MOTION SICKNESS is surely one of the worst feelings in the world. First you feel weak, then you get dizzy, then nauseated, then you throw up. Some children get motion sick virtually ever time they go for a car ride. Some adults experience motion sickness for the first time when they go on that luxurious cruise--and spend the first three days confined to their cabin. Almost anyone can be vulnerable to motion sickness, though some people are more vulnerable than others: In one study where just over half of Caucasian and black subjects suffered from motion sickness, virtually all Chinese people got sick.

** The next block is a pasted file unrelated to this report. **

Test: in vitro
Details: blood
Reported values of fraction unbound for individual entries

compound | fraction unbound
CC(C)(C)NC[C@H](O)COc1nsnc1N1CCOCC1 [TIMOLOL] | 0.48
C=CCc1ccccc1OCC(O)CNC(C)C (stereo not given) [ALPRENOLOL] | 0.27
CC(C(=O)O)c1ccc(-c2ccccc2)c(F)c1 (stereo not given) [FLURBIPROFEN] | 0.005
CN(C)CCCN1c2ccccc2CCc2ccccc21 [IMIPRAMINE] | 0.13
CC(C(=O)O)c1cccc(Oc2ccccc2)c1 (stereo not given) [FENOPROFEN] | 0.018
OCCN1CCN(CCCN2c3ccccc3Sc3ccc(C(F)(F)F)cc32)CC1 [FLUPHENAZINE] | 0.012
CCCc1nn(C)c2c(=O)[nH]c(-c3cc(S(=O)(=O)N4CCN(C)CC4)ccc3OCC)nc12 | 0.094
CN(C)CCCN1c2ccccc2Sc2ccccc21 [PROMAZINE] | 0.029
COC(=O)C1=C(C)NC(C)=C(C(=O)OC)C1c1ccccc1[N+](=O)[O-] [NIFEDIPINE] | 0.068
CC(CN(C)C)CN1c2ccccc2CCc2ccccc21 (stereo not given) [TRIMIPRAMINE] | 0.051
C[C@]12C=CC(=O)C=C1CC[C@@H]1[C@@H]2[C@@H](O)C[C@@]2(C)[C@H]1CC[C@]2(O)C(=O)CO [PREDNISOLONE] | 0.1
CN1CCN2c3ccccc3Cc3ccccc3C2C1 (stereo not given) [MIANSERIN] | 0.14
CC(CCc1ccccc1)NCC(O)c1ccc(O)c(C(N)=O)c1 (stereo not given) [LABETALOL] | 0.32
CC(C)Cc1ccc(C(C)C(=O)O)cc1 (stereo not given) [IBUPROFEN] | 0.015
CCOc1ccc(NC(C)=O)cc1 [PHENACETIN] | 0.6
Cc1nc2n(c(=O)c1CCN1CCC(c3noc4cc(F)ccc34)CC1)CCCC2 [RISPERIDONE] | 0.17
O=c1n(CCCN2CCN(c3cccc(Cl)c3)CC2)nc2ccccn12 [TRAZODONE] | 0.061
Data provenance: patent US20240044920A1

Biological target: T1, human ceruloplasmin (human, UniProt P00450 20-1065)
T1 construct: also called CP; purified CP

While motion sickness feels like it begins in your stomach, in fact it begins in your inner ear. Just recently we've learned that it's the disparity between what the eye reports seeing (a stable environment like the cabin of a ship) and what the inner ear knows is happening (the constant moving, rolling, and pitching of a moving ship) that causes the problem. The body reacts to this stress with an overproduction of hormones that eventually precipitates the dizziness, sleepiness, fatigue, headaches, and nausea of motion sickness. Fortunately there is a good natural remedy for motion sickness: ginger. Ground gingerroot capsules, which you can find in any health food store, will help prevent motion sickness for most people. In fact, in some tests, ginger was proven more effective than Dramamine and, unlike Dramamine, has no side effects. I tell my patients who are prone to motion sickness or who are going on a sea voyage for the first time to lay in a store of ginger capsules. Take two or three an hour or so before leaving and one or two every three or four hours after that. You can also make a ginger tea by steeping peeled, chopped fresh ginger in boiling water for a few minutes. Iced ginger tea makes a good drink for any boating party.